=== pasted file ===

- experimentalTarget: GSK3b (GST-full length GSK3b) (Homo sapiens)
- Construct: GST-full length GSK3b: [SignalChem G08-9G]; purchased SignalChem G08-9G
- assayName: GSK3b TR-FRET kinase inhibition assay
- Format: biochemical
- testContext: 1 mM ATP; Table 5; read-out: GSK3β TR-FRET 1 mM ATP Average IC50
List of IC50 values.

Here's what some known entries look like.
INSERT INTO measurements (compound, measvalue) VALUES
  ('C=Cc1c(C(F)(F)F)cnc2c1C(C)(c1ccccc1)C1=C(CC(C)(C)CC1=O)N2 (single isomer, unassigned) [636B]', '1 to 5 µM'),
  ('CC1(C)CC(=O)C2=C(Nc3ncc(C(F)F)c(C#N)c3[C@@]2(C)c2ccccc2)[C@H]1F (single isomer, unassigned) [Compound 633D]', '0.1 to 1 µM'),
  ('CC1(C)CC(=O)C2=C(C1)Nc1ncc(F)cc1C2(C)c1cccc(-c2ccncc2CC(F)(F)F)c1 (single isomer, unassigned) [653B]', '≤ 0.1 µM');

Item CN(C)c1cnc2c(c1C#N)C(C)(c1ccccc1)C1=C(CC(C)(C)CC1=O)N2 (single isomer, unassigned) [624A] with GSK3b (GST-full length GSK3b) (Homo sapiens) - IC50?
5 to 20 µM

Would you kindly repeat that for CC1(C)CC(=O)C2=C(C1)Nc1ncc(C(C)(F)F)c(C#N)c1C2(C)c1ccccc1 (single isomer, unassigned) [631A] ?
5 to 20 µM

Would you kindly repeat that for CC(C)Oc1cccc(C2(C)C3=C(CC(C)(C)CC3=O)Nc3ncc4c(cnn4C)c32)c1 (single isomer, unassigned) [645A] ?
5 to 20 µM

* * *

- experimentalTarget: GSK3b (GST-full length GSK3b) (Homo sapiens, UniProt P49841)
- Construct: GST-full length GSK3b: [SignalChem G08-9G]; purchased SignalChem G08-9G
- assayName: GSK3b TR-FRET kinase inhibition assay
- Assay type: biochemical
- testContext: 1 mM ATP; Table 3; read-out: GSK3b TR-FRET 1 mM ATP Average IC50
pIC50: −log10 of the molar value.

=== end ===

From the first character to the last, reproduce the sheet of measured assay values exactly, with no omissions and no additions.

- experimentalTarget: GSK3b (GST-full length GSK3b) (Homo sapiens)
- Construct: GST-full length GSK3b: [SignalChem G08-9G]; purchased SignalChem G08-9G
- assayName: GSK3b TR-FRET kinase inhibition assay
- Format: biochemical
- testContext: 1 mM ATP; Table 5; read-out: GSK3β TR-FRET 1 mM ATP Average IC50
List of IC50 values.

Here's what some known entries look like.
INSERT INTO measurements (compound, measvalue) VALUES
  ('C=Cc1c(C(F)(F)F)cnc2c1C(C)(c1ccccc1)C1=C(CC(C)(C)CC1=O)N2 (single isomer, unassigned) [636B]', '1 to 5 µM'),
  ('CC1(C)CC(=O)C2=C(Nc3ncc(C(F)F)c(C#N)c3[C@@]2(C)c2ccccc2)[C@H]1F (single isomer, unassigned) [Compound 633D]', '0.1 to 1 µM'),
  ('CC1(C)CC(=O)C2=C(C1)Nc1ncc(F)cc1C2(C)c1cccc(-c2ccncc2CC(F)(F)F)c1 (single isomer, unassigned) [653B]', '≤ 0.1 µM');

Item CN(C)c1cnc2c(c1C#N)C(C)(c1ccccc1)C1=C(CC(C)(C)CC1=O)N2 (single isomer, unassigned) [624A] with GSK3b (GST-full length GSK3b) (Homo sapiens) - IC50?
5 to 20 µM

Would you kindly repeat that for CC1(C)CC(=O)C2=C(C1)Nc1ncc(C(C)(F)F)c(C#N)c1C2(C)c1ccccc1 (single isomer, unassigned) [631A] ?
5 to 20 µM

Would you kindly repeat that for CC(C)Oc1cccc(C2(C)C3=C(CC(C)(C)CC3=O)Nc3ncc4c(cnn4C)c32)c1 (single isomer, unassigned) [645A] ?
5 to 20 µM

* * *

- experimentalTarget: GSK3b (GST-full length GSK3b) (Homo sapiens, UniProt P49841)
- Construct: GST-full length GSK3b: [SignalChem G08-9G]; purchased SignalChem G08-9G
- assayName: GSK3b TR-FRET kinase inhibition assay
- Assay type: biochemical
- testContext: 1 mM ATP; Table 3; read-out: GSK3b TR-FRET 1 mM ATP Average IC50
pIC50: −log10 of the molar value.